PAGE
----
Sex ratio in silver foxes: effects of domestication and the star gene

Abstract

The course of changes in secondary sex ratio (proportion of males at birth) in silver foxes bred at the fur farm of this Institute was analyzed. Data collected over several years of breeding of a domesticated (experimental) population selected for amenability to domestication and of a commercial (control) were compared. A tendency to increase in secondary sex ratio was demonstrated in both populations. However, the proportion of males at birth was higher in domestic foxes. This proportion, calculated from the combined data for 1978–1993, was 0.538±0.005 and 0.511±0.007 in the selected and commercial populations, respectively. The minimal departure of the observed sex ratio from 0.5 was demonstrated for litters with five pups, which is close to the average litter size in fox populations. The proportion of males increases with both increasing and decreasing litter size. An analysis of secondary sex ratio with respect to maternal age revealed a minimal departure of sex ratio from the expected in offspring from foxes of optimal reproductive age (2–4 years). An effect of the autosomal semidominant coat color mutation star on male excess at birth was also found: secondary sex ratio was higher (0.583±0.015) in offspring of mothers heterozygous for the star mutation than from standard types of the domesticated population. The increase in secondary sex ratio in the analyzed fox populations is viewed as a correlated response to selection for domestication. The hormonal mechanisms mediating the effects of both this selection and the star mutation on sex ratio at birth are discussed.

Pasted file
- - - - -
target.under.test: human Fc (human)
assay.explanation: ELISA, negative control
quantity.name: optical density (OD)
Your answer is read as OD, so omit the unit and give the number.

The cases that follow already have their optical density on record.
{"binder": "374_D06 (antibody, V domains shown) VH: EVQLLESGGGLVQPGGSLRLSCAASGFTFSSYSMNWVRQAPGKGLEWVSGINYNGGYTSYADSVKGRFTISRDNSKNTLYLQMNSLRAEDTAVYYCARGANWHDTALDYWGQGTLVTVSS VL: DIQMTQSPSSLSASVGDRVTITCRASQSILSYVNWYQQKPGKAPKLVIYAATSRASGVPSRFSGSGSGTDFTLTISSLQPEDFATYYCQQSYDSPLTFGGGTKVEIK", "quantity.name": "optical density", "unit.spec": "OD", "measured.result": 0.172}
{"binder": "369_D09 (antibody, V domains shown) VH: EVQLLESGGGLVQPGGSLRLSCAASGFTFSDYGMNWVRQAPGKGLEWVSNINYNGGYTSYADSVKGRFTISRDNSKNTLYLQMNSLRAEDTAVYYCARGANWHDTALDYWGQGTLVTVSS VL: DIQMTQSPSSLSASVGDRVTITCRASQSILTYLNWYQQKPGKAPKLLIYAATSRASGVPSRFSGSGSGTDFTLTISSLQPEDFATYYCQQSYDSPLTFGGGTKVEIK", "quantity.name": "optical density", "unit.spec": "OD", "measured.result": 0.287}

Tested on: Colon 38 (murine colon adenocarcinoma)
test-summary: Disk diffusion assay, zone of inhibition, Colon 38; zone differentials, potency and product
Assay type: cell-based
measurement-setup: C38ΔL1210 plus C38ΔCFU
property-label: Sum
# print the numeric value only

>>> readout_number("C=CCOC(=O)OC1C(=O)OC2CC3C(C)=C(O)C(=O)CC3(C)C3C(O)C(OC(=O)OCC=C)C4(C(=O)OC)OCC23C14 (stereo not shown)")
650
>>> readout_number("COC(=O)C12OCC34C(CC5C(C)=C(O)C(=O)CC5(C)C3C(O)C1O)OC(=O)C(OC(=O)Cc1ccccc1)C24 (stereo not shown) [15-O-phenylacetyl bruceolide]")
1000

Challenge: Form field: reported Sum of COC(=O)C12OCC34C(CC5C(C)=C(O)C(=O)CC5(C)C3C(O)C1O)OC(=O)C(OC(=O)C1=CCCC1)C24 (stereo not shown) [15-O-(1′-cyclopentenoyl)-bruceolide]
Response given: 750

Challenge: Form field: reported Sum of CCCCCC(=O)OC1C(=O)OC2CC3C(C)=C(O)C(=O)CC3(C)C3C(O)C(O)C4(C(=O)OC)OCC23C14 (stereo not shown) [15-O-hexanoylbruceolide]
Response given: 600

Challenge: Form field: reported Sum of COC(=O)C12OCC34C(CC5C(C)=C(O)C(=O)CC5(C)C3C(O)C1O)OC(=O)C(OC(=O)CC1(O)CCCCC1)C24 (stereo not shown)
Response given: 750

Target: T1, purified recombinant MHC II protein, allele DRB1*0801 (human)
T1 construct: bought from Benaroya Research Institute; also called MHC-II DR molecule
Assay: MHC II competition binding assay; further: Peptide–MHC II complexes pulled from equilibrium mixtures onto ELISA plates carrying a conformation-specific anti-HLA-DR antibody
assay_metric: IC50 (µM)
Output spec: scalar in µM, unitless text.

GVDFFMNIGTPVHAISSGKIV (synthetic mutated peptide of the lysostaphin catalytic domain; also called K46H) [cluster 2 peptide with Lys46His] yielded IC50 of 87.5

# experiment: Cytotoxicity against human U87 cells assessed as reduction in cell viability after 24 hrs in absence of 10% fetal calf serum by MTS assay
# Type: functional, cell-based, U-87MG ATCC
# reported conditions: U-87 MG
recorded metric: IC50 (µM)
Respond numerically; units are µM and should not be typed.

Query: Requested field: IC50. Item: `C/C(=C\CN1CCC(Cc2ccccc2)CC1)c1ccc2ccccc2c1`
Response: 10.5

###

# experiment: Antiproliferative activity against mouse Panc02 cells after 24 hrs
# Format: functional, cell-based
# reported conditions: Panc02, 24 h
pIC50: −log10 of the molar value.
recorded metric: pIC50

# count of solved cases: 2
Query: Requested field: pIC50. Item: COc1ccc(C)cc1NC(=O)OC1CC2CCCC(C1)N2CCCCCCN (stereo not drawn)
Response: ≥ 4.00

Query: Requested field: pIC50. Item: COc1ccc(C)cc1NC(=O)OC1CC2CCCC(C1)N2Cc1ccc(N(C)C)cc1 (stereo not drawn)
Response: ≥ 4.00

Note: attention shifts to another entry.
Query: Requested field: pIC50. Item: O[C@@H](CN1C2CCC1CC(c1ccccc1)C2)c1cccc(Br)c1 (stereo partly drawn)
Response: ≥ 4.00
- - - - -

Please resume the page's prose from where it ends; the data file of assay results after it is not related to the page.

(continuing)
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Communicated by G. Wenzel

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Trut, L.N. Sex ratio in silver foxes: effects of domestication and the star gene. Theoret. Appl. Genetics 92, 109–115 (1996). https://doi.org/10.1007/BF00222959

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Key words

  • Secondary sex ratio
  • Zygotic selection
  • Hormonal level
  • Domestication
  • Vulpes vulpes